Queries Revisited

  • Dana Angluin
Conference paper
Part of the Lecture Notes in Computer Science book series (LNCS, volume 2225)

Abstract

We begin with a brief tutorial on the problem of learning a finite concept class over a finite domain using membership queries and/or equivalence queries. We then sketch general results on the number of queries needed to learn a class of concepts, focusing on the various notions of combinatorial dimension that have been employed, including the teaching dimension, the exclusion dimension, the extended teaching dimension, the fingerprint dimension, the sample exclusion dimension, the Vapnik-Chervonenkis dimension, the abstract identification dimension, and the general dimension.

Preview

Unable to display preview. Download preview PDF.

Unable to display preview. Download preview PDF.

References

  1. 1.
    D. Angluin. Queries and concept learning. Machine Learning, 2:319–342, 1988.Google Scholar
  2. 2.
    D. Angluin. Negative results for equivalence queries. Machine Learning, 5:121–150, 1990.Google Scholar
  3. 3.
    E. M. Arkin, H. Meijer, J. S. B. Mitchell, D. Rappaport, and S. S. Skiena. Decision trees for geometric models. In Proceedings of the Ninth Annual Symposium on Computational Geometry, pages 369–378, San Diego, CA, 1993. ACM Press.Google Scholar
  4. 4.
    J. L. Balcázar, J. Castro, and D. Guijarro. Abstract combinatorial characterizations of exact learning via queries. In Proceedings of the 13th Annual Conference on Computational Learning Theory, pages 248–254. Morgan Kaufmann, San Francisco, 2000.Google Scholar
  5. 5.
    J. L. Balcázar, J. Castro, and D. Guijarro. A general dimension for exact learning. In Proceedings of the 14th Annual Conference on Computational Learning Theory, 2001.Google Scholar
  6. 6.
    J. L. Balcázar, J. Castro, D. Guijarro, and H.-U. Simon. The consistency dimension and distribution-dependent learning from queries. In Proceedings of the 10th International Conference on Algorithic Learning Theory-ALT’ 99, volume 1720 of LNAI, pages 77–92. Springer-Verlag, 1999.Google Scholar
  7. 7.
    A. Blumer, A. Ehrenfeucht, D. Haussler, and M. K. Warmuth. Learnability and the Vapnik-Chervonenkis dimension. J. ACM, 36:929–965, 1989.MATHMathSciNetCrossRefGoogle Scholar
  8. 8.
    A. Ehrenfeucht, D. Haussler, M. Kearns, and L. Valiant. A general lower bound on the number of examples needed for learning. Inform. Comput., 82:247–261, 1989.MATHMathSciNetCrossRefGoogle Scholar
  9. 9.
    R. Gavaldà. On the power of equivalence queries. In EUROCOLT: European Conference on Computational Learning Theory, pages 193–203. Clarendon Press, 1993.Google Scholar
  10. 10.
    S. A. Goldman and M. J. Kearns. On the complexity of teaching. J. of Comput. Syst. Sci., 50:20–31, 1995.MATHMathSciNetCrossRefGoogle Scholar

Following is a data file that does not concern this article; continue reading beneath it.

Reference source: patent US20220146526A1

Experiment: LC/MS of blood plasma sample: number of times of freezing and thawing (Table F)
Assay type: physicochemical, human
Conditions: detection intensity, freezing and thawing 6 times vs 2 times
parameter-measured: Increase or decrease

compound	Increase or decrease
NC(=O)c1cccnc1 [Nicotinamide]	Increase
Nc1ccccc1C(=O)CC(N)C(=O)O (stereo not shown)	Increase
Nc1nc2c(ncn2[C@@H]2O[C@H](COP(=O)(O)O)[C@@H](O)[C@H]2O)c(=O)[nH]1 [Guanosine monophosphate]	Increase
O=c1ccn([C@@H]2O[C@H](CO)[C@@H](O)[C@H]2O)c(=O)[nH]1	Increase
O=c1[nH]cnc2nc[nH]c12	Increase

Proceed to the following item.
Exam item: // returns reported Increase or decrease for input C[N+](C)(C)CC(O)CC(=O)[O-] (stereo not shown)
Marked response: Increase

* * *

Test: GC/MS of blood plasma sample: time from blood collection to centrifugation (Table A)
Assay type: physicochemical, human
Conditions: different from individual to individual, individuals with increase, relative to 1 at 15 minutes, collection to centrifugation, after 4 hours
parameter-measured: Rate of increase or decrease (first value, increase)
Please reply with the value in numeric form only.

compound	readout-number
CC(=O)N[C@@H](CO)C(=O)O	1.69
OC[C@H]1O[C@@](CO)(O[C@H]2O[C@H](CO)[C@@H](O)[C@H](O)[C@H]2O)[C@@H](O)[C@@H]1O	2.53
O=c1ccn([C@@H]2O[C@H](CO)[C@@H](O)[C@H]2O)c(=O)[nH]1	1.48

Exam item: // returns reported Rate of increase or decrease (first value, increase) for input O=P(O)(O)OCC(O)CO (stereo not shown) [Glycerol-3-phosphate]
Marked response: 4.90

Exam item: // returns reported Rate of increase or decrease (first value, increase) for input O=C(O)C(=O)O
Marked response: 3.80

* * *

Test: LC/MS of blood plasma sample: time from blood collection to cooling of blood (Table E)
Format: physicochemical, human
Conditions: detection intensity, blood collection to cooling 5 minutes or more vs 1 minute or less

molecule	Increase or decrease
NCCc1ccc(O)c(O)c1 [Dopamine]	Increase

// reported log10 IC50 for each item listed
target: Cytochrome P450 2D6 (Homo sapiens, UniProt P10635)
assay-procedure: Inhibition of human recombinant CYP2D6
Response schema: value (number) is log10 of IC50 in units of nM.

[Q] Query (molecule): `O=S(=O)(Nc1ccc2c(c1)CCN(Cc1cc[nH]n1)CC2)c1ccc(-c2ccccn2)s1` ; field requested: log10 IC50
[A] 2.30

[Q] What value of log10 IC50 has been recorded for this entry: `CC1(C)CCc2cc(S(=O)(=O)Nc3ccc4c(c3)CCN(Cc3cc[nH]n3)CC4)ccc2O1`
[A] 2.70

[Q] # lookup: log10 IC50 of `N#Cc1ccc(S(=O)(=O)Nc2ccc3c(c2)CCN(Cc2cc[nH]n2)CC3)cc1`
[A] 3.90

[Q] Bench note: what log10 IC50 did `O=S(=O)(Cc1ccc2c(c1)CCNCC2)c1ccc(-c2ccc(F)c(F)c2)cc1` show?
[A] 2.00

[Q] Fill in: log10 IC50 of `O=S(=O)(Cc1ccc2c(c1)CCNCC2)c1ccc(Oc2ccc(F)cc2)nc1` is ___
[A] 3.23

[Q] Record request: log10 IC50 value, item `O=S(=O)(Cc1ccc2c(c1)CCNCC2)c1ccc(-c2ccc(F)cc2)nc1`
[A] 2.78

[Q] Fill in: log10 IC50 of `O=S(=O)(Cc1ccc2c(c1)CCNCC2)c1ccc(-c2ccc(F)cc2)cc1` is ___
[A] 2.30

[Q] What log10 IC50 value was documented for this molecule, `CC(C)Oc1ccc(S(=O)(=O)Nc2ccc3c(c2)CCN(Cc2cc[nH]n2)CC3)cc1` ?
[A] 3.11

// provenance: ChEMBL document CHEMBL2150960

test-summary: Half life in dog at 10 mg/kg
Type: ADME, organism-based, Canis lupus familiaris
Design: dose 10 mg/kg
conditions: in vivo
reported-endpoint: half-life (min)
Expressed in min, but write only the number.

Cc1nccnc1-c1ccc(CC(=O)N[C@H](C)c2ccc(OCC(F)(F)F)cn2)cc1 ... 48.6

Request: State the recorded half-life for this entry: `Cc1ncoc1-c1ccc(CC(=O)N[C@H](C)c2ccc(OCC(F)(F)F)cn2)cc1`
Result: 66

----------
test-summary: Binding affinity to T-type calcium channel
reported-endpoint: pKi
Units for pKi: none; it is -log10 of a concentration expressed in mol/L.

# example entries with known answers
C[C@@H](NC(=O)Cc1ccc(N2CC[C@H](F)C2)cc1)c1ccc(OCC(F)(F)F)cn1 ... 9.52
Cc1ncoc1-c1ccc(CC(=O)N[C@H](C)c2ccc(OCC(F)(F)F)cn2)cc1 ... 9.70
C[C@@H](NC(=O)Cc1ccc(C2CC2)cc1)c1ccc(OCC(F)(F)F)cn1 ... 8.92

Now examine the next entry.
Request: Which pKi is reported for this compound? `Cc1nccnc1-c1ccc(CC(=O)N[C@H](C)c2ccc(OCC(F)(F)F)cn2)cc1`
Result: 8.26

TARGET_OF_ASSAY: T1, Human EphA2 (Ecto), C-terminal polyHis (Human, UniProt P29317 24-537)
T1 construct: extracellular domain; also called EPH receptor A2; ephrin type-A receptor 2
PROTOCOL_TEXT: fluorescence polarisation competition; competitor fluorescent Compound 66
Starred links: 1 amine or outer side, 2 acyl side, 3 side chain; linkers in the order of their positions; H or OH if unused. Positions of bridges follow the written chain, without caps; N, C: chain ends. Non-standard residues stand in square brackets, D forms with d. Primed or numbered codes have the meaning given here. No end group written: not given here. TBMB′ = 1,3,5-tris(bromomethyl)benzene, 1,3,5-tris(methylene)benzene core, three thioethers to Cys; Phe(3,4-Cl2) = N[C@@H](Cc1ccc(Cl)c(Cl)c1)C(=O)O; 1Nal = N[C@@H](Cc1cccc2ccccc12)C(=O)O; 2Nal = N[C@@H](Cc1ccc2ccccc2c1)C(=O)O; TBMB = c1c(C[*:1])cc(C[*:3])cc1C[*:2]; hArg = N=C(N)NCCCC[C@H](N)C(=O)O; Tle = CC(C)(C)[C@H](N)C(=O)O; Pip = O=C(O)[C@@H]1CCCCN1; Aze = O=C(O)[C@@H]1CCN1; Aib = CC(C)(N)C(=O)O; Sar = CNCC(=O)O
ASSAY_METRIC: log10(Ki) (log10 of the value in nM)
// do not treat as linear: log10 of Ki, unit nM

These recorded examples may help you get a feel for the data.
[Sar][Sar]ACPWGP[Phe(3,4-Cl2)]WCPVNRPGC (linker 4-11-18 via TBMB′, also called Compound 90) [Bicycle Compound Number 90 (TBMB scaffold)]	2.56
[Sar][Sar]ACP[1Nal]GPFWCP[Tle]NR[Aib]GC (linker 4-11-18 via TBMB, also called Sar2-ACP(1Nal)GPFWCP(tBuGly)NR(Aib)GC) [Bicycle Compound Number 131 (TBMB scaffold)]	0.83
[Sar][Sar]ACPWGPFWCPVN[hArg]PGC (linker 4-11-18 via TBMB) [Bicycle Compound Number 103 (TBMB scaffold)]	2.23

11. 11.
    Y. Hayashi, S. Matsumoto, A. Shinohara, and M. Takeda. Uniform characterizations of polynomial-query learnabilities. In Proceedings of the 1st International Conference on Discovery Science (DS-98), volume 1532of LNAI, pages 84–92, 1998.Google Scholar
  12. 12.
    T. Hegedüs. Generalized teaching dimensions and the query complexity of learning. In Proceedings of the 8th Annual Conference on Computational Learning Theory, pages 108–117. ACM Press, New York, NY, 1995.Google Scholar
  13. 13.
    L. Hellerstein, K. Pillaipakkamnatt, V. Raghavan, and D. Wilkins. How many queries are needed to learn? In Proceedings of the Twenty-Seventh Annual ACM Symposium on the Theory of Computing, pages 190–199, 1995.Google Scholar
  14. 14.
    R. Hyafil and R. L. Rivest. Constructing optimal binary trees is NP-complete. Information Processing Letters, 5:15–17, 1976.MATHMathSciNetCrossRefGoogle Scholar
  15. 15.
    N. Littlestone. Learning quickly when irrelevant attributes abound: A new linearthreshold algorithm. Machine Learning, 2:285–318, 1988.Google Scholar
  16. 16.
    W. Maass and G. Turán. Lower bound methods and separation results for on-line learning models. Machine Learning, 9:107–145, 1992.MATHGoogle Scholar
  17. 17.
    M. Moshkov. Test theory and problems of machine learning. In Proceedings of the International School-Seminar on Discrete Mathematics and Mathematical Cybernetics, pages 6–10. MAX Press, Moscow, 2001.Google Scholar
  18. 18.
    A. Shinohara and S. Miyano. Teachability in computational learning. New Generation Computing, 8(4):337–348, 1991.MATHCrossRefGoogle Scholar
  19. 19.
    L. G. Valiant. A theory of the learnable. Commun. ACM, 27:1134–1142, 1984.MATHCrossRefGoogle Scholar

Copyright information

© Springer-Verlag Berlin Heidelberg 2001

Authors and Affiliations

  • Dana Angluin
    • 1
  1. 1.Computer Science DepartmentYale UniversityNew Haven

Personalised recommendations